Paget disease of the breast: a pictorial essay

Radiographics. 1998 Nov-Dec;18(6):1459-64. doi: 10.1148/radiographics.18.6.9821194.


Paget disease of the breast accounts for approximately 2%-3% of breast cancers. It is characterized by infiltration of the nipple epidermis by adenocarcinoma cells, which cause an eczematous eruption on the nipple and areola. The clinical features are highly suggestive of the disease; awareness of these on the part of the clinician should lead to more prompt diagnosis and earlier initiation of appropriate treatment. Mammograms, although not always positive, should be obtained in all cases suggestive of Paget disease to search for the underlying tumor and direct further treatment. Findings that may be seen at mammography include skin thickening, nipple retraction, subareolar or more diffuse malignant microcalcifications, and a discrete mass or masses. However, a negative mammogram should not alter the course of treatment. Conversely, identification of subareolar mammographic findings should alert the clinician to search for physical signs in the nipple and areolar region suggestive of Paget disease.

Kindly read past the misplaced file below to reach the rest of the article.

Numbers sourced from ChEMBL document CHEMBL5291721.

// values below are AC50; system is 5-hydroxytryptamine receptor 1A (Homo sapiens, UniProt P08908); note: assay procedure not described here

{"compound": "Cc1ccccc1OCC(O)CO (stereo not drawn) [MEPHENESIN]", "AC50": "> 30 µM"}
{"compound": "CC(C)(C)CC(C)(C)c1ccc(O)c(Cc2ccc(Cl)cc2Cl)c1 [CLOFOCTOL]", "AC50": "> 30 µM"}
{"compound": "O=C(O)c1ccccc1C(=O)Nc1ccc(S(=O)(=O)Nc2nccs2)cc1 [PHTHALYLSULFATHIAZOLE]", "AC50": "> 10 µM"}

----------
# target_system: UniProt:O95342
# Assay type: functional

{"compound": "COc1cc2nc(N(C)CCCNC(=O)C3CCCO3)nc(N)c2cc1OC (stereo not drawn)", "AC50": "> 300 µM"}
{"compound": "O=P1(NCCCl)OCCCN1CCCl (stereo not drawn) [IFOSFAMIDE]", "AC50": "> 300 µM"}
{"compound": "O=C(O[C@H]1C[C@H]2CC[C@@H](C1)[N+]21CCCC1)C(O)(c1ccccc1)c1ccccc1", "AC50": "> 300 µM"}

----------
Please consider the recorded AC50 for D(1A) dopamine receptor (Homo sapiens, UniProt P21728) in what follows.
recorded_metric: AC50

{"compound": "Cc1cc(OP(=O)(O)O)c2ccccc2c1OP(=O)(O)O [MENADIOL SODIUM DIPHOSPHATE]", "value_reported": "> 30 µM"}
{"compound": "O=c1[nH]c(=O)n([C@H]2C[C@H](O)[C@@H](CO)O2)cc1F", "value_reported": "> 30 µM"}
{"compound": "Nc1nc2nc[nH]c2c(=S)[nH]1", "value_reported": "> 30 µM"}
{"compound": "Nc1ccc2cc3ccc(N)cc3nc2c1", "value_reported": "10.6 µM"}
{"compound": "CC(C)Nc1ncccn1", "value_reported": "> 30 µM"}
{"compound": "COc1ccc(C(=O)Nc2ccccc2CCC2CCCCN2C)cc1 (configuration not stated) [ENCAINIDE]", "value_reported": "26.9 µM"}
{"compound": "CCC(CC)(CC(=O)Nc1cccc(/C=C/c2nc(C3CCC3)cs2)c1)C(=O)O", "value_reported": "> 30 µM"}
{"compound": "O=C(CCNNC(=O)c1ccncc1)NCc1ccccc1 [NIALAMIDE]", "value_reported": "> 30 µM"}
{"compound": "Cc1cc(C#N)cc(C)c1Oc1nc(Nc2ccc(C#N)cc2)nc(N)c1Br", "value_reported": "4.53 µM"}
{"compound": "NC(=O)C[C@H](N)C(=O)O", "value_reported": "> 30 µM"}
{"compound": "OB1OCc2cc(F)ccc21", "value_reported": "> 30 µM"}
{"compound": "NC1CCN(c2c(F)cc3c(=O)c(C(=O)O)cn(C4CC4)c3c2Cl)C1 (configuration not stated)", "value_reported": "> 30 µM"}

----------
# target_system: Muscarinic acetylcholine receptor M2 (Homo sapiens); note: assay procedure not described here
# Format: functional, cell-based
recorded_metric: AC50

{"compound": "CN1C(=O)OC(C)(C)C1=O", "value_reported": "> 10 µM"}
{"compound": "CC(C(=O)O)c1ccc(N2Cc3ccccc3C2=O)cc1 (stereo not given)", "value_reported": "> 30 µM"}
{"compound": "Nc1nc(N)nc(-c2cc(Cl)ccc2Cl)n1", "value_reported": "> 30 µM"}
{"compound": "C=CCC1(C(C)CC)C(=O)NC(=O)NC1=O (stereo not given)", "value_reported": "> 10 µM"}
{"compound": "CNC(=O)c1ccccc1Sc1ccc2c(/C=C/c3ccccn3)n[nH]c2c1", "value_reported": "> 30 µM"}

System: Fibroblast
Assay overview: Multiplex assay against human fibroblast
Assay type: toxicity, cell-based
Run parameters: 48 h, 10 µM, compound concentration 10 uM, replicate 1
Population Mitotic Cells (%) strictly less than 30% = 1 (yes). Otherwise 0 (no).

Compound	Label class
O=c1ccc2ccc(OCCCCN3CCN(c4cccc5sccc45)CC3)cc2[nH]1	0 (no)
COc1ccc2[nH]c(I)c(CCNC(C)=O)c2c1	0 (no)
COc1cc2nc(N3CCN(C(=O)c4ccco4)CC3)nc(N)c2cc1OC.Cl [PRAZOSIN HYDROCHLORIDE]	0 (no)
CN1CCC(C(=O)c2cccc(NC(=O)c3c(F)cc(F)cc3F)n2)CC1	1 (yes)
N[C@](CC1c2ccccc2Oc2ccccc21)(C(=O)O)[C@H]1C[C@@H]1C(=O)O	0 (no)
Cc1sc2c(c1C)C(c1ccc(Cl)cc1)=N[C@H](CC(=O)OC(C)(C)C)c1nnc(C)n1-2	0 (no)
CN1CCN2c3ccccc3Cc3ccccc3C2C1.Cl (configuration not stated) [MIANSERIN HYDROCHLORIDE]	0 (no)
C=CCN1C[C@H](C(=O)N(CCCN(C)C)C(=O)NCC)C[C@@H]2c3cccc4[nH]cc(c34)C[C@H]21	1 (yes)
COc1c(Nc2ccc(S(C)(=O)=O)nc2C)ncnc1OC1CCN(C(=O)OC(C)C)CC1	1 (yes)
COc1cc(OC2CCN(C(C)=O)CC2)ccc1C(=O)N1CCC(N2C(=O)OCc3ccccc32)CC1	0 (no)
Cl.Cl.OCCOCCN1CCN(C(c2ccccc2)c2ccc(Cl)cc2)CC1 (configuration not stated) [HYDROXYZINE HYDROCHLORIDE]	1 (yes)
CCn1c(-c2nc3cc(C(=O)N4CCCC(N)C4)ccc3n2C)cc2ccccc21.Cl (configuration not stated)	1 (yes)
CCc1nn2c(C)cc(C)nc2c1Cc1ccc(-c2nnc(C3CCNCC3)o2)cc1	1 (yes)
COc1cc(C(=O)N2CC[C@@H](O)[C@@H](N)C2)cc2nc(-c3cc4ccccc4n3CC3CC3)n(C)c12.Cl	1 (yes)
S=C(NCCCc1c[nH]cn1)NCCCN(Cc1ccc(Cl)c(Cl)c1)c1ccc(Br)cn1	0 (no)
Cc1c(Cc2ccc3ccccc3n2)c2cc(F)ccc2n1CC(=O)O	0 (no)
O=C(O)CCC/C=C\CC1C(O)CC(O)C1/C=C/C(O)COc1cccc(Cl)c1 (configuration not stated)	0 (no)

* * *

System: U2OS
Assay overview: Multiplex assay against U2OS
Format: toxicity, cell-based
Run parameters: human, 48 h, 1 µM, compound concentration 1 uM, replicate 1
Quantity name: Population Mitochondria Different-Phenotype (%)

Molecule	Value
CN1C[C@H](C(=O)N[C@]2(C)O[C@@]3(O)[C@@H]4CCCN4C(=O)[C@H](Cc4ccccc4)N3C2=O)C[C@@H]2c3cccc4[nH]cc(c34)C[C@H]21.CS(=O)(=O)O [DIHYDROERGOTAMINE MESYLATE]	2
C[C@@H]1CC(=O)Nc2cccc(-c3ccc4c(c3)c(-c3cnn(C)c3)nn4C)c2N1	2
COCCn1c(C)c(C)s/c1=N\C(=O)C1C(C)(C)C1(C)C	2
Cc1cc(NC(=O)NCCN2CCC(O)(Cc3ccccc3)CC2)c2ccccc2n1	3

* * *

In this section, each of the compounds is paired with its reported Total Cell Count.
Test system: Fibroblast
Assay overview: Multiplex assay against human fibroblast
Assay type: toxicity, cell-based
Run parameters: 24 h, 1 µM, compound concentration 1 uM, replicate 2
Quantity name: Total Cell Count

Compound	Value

MeSH terms

  • Breast Neoplasms / diagnostic imaging*
  • Breast Neoplasms / pathology
  • Female
  • Humans
  • Mammography
  • Nipples / pathology
  • Paget's Disease, Mammary / diagnostic imaging*
  • Paget's Disease, Mammary / pathology
  • Prognosis